“I understand what you’re saying,” I  say, as my heart turns into a knot in my throat. “It’s just that I’m the one who has to wake him up every morning – over and over. I’m the one who doesn’t get to work out in the morning, or schedule patients before the afternoon. If I leave the house, he sleeps until three pm.”

Dr. X continues, “I really think that Blake has not experienced the full consequences of his refusal to get better and to join the world. It’s a tough time for this, but it’s important that he feel the consequences of not getting out of bed. I had another patient where the mom finally had to tell the son that she’d changed her life enough for him and she had to go back to work. We call it ‘family accommodation’ when family members change their behavior so that the one who is ill does not have to suffer as much…”

“Dr. X, you know that I know what you’re talking about. I work with this with my own patients and their families all the time. It’s just so hard to know what to do when it’s your own child. You’re telling me that I have to let him experience the consequences of his not getting up and not getting involved in the world.”

“Look, Angie, if Blake is on board and wants to, I’ll order a test to see how he metabolizes medication. That will help us know what medications are or aren’t likely to help him. However, Blake has to really want it. I’ll wait to hear from you about when you’d like to meet. I’ve got to go; that’s my next call.”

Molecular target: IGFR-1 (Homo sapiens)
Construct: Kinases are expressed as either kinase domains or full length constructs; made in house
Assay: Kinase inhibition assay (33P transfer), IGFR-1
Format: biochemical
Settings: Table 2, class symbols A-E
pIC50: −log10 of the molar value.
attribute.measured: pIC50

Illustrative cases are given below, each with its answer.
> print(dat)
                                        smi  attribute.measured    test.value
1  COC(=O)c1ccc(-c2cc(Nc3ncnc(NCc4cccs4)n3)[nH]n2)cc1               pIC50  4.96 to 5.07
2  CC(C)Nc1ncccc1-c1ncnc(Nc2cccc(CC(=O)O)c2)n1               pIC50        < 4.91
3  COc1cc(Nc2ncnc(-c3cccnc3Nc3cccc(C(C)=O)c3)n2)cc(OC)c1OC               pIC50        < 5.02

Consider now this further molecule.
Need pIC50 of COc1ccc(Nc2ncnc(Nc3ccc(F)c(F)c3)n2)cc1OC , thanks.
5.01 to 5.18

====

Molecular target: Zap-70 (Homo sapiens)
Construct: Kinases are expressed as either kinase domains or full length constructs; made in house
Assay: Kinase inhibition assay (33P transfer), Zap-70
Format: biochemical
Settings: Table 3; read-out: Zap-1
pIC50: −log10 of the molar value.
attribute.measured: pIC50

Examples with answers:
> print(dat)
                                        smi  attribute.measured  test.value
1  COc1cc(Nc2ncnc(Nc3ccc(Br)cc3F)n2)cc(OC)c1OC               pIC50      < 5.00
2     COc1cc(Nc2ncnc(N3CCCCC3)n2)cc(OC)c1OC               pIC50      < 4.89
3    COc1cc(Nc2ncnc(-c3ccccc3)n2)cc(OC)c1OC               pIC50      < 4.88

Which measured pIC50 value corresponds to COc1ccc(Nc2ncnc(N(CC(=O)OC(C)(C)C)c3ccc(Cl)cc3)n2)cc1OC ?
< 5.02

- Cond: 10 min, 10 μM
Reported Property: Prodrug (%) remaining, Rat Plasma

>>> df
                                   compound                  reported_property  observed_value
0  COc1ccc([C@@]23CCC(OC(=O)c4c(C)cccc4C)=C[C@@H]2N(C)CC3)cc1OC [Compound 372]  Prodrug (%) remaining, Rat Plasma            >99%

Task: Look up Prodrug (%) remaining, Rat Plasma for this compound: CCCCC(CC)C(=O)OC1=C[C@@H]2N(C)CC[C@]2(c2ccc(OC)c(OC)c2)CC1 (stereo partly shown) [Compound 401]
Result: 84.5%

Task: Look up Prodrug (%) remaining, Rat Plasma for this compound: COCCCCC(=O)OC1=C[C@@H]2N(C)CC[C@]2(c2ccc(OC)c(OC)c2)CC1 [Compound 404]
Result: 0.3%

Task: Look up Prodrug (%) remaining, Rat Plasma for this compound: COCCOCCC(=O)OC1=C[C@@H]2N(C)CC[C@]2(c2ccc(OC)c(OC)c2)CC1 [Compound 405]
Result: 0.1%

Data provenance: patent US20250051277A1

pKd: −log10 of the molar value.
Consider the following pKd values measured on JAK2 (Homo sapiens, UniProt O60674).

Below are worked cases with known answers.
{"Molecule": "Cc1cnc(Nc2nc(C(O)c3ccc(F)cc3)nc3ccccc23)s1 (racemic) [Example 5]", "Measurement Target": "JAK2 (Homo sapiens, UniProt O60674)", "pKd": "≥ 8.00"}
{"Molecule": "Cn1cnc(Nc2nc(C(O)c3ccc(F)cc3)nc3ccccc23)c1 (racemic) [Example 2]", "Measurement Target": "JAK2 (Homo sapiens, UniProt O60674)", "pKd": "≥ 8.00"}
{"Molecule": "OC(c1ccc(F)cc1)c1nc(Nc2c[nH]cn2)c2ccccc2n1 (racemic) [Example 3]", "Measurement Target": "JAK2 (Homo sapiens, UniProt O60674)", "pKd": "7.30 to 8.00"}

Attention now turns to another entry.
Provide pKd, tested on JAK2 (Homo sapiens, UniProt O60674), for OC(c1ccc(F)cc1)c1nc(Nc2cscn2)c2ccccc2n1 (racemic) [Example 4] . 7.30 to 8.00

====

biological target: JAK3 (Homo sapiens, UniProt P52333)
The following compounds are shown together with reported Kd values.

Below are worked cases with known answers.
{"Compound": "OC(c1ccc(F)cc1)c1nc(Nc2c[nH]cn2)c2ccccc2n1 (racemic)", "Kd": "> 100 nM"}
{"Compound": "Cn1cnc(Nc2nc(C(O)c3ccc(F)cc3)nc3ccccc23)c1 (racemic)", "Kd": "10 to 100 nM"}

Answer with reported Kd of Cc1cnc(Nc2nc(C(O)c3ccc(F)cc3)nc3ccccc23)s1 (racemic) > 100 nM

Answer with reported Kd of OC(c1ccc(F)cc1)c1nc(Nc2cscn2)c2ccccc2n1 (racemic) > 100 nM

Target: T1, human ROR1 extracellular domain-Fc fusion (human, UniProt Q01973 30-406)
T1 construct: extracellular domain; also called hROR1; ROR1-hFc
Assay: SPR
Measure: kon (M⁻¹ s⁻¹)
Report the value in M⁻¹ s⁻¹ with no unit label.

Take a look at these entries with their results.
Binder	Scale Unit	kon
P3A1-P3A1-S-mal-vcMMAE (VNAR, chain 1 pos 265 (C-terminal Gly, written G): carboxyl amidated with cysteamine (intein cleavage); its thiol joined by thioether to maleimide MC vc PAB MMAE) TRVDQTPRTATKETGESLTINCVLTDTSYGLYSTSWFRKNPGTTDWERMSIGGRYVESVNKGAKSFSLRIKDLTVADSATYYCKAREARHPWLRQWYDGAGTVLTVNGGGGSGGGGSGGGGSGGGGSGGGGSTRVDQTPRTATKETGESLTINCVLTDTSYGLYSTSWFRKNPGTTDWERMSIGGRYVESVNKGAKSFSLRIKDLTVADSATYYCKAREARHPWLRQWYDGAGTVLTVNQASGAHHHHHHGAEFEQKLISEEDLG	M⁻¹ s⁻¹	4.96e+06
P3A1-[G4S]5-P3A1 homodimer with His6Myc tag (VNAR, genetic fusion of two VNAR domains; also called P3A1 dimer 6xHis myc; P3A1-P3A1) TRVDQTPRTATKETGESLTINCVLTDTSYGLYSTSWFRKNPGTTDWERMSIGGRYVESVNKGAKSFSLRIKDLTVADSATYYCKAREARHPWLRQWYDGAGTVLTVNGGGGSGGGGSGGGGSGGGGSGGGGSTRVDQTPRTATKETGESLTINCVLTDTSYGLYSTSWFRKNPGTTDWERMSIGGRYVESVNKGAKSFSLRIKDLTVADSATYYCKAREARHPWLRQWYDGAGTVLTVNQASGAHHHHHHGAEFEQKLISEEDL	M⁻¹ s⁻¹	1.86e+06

I sit in the car, alone in thought, for some time. I had been so hopeful. I’d wanted to put faith in the idea that a medication change could make my son see more that is positive in the world, maybe help him find a little motivation. Now I’ve been brought back down to Earth. I am reminded once again that a key ingredient is Blake. I’m also reminded that I probably make life a little too easy. Do I have the guts to stop waking him up and let him face the consequences? Will he even care? There are definitely no easy answers for me.

A Second Opinion

Image courtesy pandpstock001 at freedigitalphotos.net
Image courtesy pandpstock001 at freedigitalphotos.net

“This form is about what we do with your information.  This one is about our e-mail policy.  Please sign here – and here.”

Blake, my hubby, and I are crammed into a little couch that was probably only meant to hold two.  I’m halfway on, halfway off.  The psychiatrist in front of us is quietly, methodically having us complete new patient forms.  He’s part of a major university and the forms are in abundance.  The hubby and I are hopefully anticipating that this doctor’s opinion will help us find a way to improve Blake’s mood.  Even more so, we are hoping he will see how devastating Blake’s inability to stay awake is, and that he will think of something that we, and his other doctors, haven’t yet.